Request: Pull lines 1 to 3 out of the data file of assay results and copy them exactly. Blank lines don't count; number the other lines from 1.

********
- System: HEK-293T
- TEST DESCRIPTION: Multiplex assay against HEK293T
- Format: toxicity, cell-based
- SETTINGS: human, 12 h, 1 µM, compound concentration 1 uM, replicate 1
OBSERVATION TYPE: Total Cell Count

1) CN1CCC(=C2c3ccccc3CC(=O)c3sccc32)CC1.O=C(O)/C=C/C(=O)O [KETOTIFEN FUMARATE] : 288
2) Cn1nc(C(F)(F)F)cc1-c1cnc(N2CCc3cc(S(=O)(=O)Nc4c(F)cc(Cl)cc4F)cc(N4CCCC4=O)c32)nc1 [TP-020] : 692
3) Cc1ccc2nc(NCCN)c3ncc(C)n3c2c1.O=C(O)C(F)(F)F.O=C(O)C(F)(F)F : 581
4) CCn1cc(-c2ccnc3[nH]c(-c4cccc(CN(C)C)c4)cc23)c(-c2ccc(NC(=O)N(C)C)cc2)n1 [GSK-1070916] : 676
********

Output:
- System: HEK-293T
- TEST DESCRIPTION: Multiplex assay against HEK293T
- Format: toxicity, cell-based